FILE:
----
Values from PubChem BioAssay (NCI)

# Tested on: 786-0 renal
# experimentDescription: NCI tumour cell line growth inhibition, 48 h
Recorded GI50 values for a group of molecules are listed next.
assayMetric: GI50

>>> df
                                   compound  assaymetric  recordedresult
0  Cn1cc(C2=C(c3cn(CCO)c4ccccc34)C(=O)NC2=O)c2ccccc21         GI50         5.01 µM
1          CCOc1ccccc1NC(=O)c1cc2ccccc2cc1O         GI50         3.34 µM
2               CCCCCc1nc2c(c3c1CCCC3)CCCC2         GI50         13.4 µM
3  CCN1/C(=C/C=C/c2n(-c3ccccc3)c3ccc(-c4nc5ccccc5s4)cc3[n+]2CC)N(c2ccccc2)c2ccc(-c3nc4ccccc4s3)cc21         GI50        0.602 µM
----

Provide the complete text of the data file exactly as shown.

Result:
Values from PubChem BioAssay (NCI)

# Tested on: 786-0 renal
# experimentDescription: NCI tumour cell line growth inhibition, 48 h
Recorded GI50 values for a group of molecules are listed next.
assayMetric: GI50

>>> df
                                   compound  assaymetric  recordedresult
0  Cn1cc(C2=C(c3cn(CCO)c4ccccc34)C(=O)NC2=O)c2ccccc21         GI50         5.01 µM
1          CCOc1ccccc1NC(=O)c1cc2ccccc2cc1O         GI50         3.34 µM
2               CCCCCc1nc2c(c3c1CCCC3)CCCC2         GI50         13.4 µM
3  CCN1/C(=C/C=C/c2n(-c3ccccc3)c3ccc(-c4nc5ccccc5s4)cc3[n+]2CC)N(c2ccccc2)c2ccc(-c3nc4ccccc4s3)cc21         GI50        0.602 µM